What Are CFUs, And Why Are They Important?
If you’ve used probiotics before, you may have noticed that the package lists how many CFUs are in each dose. What is a CFU, and why is the number important?
CFU stands for “colony forming unit.” A CFU is a living, active bacterium that is capable of dividing and growing to form new colonies. That’s exactly what you want. Good bacteria not only crowds out unwanted strains, but it also has numerous health benefits.
You’ll find non-prescription probiotics with CFU potencies anywhere from 500 million to 100 billion. Even more potent ones, with counts of up to 300 billion CFU, are available by prescription.
To put those numbers into perspective, keep in mind that your body is host to approximately 100 trillion bacteria. Most of them are working for your benefit. Taken collectively, the bacteria in your intestines would weigh about 3 pounds.
Are CFUs The Most Important Thing To Look For In A Probiotic?
More is not always better. When choosing a probiotic, CFUs are not the most important thing to look for. Rather, choose a probiotic strain or combination of strains that are shown to address your health goals. Common probiotics include the Lactobacillus genus, the Bifidobacteria genus, and the Bacillus genus. Within these types are many species and subspecies, and they don’t act the same. For instance, over 100 different species of Lactobacillus have been identified to date and they each function differently in the body.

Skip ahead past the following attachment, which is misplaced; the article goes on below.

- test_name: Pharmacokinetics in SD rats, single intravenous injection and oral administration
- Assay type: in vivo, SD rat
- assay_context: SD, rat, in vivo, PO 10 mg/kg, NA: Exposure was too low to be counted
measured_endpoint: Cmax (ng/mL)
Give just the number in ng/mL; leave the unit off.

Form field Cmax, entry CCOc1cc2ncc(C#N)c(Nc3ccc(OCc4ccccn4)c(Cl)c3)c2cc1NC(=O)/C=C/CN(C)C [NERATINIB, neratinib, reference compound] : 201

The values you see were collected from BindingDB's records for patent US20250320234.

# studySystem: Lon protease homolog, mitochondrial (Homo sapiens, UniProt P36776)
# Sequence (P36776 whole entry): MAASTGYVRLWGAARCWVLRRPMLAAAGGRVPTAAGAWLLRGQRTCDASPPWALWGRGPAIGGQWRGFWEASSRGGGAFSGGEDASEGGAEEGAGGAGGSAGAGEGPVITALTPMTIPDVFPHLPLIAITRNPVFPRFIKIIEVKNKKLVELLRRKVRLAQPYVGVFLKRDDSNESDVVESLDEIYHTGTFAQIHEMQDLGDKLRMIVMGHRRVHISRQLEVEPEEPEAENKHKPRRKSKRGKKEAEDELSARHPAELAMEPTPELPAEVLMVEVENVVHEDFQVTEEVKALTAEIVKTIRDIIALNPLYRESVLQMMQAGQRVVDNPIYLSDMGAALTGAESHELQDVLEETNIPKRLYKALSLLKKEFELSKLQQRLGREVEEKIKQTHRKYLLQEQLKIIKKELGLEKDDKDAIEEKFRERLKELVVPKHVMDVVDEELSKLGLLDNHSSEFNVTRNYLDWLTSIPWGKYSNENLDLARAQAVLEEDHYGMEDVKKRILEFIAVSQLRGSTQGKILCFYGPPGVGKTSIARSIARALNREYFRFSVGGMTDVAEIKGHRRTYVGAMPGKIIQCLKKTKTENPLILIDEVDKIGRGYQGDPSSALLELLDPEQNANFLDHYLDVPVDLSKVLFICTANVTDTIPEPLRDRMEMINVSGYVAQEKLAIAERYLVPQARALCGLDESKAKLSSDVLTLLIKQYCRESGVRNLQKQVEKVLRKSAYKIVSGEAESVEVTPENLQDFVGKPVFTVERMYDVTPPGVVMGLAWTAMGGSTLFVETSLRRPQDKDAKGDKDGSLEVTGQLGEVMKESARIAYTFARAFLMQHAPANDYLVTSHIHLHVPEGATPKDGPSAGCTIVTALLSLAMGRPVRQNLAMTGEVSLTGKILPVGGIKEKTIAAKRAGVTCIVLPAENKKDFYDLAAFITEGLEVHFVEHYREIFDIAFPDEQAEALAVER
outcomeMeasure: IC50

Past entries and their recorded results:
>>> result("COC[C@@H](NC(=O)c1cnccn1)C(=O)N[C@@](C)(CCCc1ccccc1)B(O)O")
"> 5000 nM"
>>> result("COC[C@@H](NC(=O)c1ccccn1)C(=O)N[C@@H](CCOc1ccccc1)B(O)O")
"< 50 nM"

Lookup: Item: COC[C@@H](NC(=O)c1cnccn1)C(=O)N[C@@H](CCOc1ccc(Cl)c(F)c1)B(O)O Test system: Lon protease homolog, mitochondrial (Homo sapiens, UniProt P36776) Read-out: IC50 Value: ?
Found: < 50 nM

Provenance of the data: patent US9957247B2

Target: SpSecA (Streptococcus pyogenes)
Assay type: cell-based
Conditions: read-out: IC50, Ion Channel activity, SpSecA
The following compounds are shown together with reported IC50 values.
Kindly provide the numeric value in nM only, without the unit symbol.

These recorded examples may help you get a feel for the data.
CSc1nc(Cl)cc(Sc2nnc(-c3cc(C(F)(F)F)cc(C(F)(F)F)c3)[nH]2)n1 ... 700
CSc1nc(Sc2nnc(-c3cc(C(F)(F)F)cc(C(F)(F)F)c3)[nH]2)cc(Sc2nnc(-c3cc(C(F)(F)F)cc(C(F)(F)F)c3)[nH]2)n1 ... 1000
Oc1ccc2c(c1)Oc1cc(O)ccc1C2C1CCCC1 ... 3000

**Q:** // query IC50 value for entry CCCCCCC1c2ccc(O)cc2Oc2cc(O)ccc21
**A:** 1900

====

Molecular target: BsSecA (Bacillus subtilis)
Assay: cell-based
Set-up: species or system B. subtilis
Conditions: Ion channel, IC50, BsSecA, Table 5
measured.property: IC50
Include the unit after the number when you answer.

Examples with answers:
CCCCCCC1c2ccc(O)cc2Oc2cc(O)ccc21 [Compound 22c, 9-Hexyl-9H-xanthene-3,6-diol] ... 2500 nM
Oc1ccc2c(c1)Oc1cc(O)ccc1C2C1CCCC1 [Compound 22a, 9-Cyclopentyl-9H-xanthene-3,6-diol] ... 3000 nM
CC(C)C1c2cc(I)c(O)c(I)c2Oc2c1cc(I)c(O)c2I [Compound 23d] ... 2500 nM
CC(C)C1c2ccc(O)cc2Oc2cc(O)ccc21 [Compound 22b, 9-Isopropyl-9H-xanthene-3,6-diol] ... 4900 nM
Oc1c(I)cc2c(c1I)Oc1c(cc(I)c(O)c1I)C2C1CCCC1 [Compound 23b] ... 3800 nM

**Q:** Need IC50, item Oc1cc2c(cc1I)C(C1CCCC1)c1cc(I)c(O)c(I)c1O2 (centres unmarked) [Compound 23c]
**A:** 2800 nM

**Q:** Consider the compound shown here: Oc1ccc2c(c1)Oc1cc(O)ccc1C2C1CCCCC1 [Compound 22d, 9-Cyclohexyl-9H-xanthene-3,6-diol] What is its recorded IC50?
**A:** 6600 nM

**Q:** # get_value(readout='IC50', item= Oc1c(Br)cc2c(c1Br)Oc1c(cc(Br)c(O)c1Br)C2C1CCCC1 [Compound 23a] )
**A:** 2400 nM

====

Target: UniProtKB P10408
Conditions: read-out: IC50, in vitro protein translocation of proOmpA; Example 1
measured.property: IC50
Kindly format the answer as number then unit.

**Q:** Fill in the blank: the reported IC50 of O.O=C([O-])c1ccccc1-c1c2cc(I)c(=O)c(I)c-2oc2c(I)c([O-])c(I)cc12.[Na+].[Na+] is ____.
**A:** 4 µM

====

One caution: beware of probiotics that have lower CFUs but contain a lot of different strains. It’s possible you may not get enough potency with any given strain to make a difference.
How To Choose The Right Potency
When are higher potencies appropriate, and when are lower ones best? Probiotic formulas with higher CFUs typically carry a higher price tag. But many high potency formulas don’t have the clinical science to back them up. Why pay more if you don’t need it?
The right potency is one that has solid scientific research behind it. For best results, choose a both strain (or strains) and a potency that matches what was used in clinical studies.
For best results, consistency is key. Many probiotics take at least a week to start colonizing your gut effectively. To continue to enjoy the health benefits once they start working, you’ll want to include them as a part of your daily routine.
Probiotics and Lifestyle
Lifestyle factors also have an influence on the effectiveness of probiotics. Probiotics need prebiotics, found in soluble fiber, to flourish. If you aren’t getting enough fiber in your diet (25 to 35 grams daily is the recommended amount), then consider taking a prebiotic supplement along with your probiotic. Processed foods, medications, and chlorinated water can also inhibit the growth of healthy gut flora. Take these factors into consideration when choosing your probiotic strength.
Research continues to evolve on probiotics, especially which strains deliver particular health benefits. Only after identifying the right strain or combination for your health goal should you consider CFUs. If you don’t have the right strain, the CFUs won’t matter.